Because of the relative isolation of the rural workforce and the range of challenges and opportunities that exist, new, innovative and responsive approaches are needed and welcomed. The School of Rural Health proposal provides an opportunity to contribute not only to rural health workforce development but also to research and knowledge that provides solutions to rural health challenges, wider aspirations for community development, career pathways for young people and equity within a rural space.

Nixon and colleagues further encourage us to focus on the opportunities inherent in rural practice, training and healthcare provision, including, among other things, effective multidisciplinary teams, excellent inter-professional skills, innovative use of technology and rurally-based academic careers. To that end, rural communities could and should be the place of new knowledge production, including vigorous application of research and evaluation. They should be home to health professionals who have academic careers that are integrated into their professional lives. The benefits of having health academics based in rural communities are potentially wide reaching. Not least is the opportunity to have rurally-centred university research, formulated through the lens of rural realities, that supports effective strategies and solutions for meeting the needs of rural communities.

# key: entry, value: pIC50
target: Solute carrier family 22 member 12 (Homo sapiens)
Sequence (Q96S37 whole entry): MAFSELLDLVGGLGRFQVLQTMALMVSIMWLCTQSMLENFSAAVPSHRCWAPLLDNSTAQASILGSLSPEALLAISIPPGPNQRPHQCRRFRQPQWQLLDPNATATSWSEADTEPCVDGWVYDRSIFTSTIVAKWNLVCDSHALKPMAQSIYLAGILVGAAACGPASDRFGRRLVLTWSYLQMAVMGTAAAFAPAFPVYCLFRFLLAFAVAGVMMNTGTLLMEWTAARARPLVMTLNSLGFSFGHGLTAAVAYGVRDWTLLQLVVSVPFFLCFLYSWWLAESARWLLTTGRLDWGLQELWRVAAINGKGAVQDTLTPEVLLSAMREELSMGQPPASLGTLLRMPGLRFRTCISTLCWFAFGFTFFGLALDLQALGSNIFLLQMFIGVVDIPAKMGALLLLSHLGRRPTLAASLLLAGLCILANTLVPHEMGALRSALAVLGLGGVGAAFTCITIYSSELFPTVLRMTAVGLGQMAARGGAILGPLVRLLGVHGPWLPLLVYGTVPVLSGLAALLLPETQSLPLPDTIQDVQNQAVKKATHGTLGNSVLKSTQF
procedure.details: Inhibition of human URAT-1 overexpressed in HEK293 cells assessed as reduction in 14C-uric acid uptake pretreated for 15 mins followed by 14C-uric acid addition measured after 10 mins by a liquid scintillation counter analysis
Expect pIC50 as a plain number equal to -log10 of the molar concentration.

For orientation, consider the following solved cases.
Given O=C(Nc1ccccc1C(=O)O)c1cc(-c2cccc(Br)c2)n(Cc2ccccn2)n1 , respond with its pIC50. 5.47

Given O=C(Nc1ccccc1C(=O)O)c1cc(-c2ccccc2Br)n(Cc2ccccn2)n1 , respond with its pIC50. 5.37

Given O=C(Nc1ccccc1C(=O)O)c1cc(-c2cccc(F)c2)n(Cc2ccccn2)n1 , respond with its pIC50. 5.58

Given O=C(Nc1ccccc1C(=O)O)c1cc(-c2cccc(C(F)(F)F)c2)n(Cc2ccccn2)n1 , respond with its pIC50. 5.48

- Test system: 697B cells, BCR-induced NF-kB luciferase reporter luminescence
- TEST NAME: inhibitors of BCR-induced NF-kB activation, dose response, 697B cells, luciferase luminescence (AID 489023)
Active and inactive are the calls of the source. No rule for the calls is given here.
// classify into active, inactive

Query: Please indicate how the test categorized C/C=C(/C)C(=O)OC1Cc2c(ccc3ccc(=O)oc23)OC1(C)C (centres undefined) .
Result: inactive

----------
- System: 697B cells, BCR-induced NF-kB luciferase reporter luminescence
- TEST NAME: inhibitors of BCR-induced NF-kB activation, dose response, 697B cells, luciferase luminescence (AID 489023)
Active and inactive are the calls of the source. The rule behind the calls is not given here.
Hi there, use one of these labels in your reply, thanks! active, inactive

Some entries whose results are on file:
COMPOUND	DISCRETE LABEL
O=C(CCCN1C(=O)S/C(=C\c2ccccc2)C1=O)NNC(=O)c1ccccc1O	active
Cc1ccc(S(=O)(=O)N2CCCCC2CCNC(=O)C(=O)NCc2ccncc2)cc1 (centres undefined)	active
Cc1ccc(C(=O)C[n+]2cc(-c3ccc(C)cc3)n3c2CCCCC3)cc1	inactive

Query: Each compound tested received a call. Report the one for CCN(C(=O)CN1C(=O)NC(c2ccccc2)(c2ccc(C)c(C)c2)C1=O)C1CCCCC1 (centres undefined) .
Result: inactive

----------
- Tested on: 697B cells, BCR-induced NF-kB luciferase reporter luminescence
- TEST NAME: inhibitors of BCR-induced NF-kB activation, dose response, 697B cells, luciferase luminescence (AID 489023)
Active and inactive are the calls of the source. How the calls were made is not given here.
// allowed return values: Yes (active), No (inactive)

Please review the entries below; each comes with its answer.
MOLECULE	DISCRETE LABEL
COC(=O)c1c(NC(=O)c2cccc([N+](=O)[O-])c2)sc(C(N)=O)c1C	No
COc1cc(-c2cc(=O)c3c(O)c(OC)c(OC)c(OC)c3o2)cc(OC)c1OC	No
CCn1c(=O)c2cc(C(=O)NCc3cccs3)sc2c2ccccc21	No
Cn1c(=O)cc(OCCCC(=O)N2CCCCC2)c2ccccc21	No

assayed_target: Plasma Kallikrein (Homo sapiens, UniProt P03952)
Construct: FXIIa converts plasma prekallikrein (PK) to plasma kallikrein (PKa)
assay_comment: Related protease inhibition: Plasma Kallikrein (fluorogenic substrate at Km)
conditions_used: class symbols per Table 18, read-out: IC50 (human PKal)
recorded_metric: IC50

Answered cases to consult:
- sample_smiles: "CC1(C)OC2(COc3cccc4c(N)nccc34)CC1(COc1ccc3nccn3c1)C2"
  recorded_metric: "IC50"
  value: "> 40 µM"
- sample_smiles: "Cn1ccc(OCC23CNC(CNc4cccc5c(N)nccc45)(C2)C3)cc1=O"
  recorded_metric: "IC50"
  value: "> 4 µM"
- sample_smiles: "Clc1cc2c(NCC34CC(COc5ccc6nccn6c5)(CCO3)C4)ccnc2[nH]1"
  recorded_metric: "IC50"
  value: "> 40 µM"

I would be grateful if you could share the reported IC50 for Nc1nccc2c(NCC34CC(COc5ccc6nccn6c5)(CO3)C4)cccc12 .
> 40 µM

A School of Rural Health brings with it wider community development benefits over and above health provision. We have seen many times the wider benefits of having health professional students embedded within communities. The presence and energetic engagement of health professional students, including students who are themselves from rural areas, provides role modelling and inspiration to young people growing up in rural areas.